that the solar energy harvester is actively charging the EnerChip. The control line input, BATOFF, is
available for the MSP430 to isolate itself from the EnerChip to conserve battery life in prolonged low-light
conditions.
The Solar Energy Harvesting Module features two EnerChip batteries mounted on the board with a 100µAhr capacity and a 1000-µF capacitor for high-current pulses during wireless transmissions.
Using the power management status and control signals on the SEH-01, the firmware on the MSP430 has
been written to make the application 'Energy Aware' to maximize the overall lifetime of the system.
Control
Lines
VOUT
Photovoltaic
Cell
Connector
Boost
Converter
Power
Management
Charge
Control
(2) EnerChip
CBC050
Figure 3-1. Solar Energy Harvester Module (SEH-01) Block Diagram
3.2
Solar Energy Harvester Module (SEH-01) Figure and Description
Figure 3-2 shows the connections to the Solar Energy Harvester module.
10
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Solar Energy Harvester Module (SEH-01) Figure and Description
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PT1
J7
J8
1
Solar Panel
EH
Module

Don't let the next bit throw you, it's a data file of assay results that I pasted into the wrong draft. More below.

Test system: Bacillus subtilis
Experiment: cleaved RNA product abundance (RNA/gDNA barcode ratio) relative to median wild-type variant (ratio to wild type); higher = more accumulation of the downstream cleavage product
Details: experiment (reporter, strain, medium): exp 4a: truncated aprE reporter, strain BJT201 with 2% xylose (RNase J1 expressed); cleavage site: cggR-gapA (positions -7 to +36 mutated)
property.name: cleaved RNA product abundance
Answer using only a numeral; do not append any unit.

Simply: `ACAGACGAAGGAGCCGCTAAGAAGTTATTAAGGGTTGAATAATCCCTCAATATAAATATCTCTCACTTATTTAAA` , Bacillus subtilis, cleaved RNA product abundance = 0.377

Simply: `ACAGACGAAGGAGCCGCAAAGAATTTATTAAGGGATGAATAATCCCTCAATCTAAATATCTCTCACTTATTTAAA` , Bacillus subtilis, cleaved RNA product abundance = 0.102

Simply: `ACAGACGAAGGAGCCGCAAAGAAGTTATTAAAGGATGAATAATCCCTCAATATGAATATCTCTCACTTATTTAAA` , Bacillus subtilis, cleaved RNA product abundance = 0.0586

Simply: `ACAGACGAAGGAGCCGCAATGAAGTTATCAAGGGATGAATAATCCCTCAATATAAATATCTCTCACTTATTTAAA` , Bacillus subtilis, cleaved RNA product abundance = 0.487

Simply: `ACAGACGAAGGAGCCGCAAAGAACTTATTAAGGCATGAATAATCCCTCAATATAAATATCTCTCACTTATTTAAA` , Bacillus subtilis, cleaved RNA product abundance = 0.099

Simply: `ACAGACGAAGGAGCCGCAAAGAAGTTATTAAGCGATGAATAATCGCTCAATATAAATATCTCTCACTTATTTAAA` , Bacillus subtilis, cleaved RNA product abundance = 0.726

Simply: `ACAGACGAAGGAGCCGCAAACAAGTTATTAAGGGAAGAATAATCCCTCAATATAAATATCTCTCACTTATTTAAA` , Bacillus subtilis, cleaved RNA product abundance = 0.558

J1 Connector for TI ED
J5
J1
1
J7 Connector
J5 Connector for User
Pin Number(s)
Description
Pin Number(s)
Description
1
BATOFF
1
Charge
2
GND
2
BATOFF
3
Not Connected
3
VBAT
4
Not Connected
4
GND
5
VOUT2
5
VOUT2
6
Charge
Pin Number(s)
Description
1
Cut trace to use
external source
Connector Type: Trace
J8 Connector
Connector Type: Upright SIP
Pin Number(s)
Description
1
Positive input
2
GND
Connector Type: Rt Angle SIP
PT1 Connector
Pin Number(s)
Description
1
Piezo input 1
2
Piezo input 2
Connector Type: Trace Vias
Connector Type: Trace Vias
Figure 3-2. Solar Energy Harvester Module Connections
J1 Connector: Connection to the eZ430-RF2500T target board.
J5 Connector: Alternate connection point to power an external device or for measuring SEH-01 output
levels.
J7 Connector: Trace to cut if an alternate solar panel is connected to J8.
J8 Jumper: Battery enable jumper—the shunt must be removed before the module is charged. This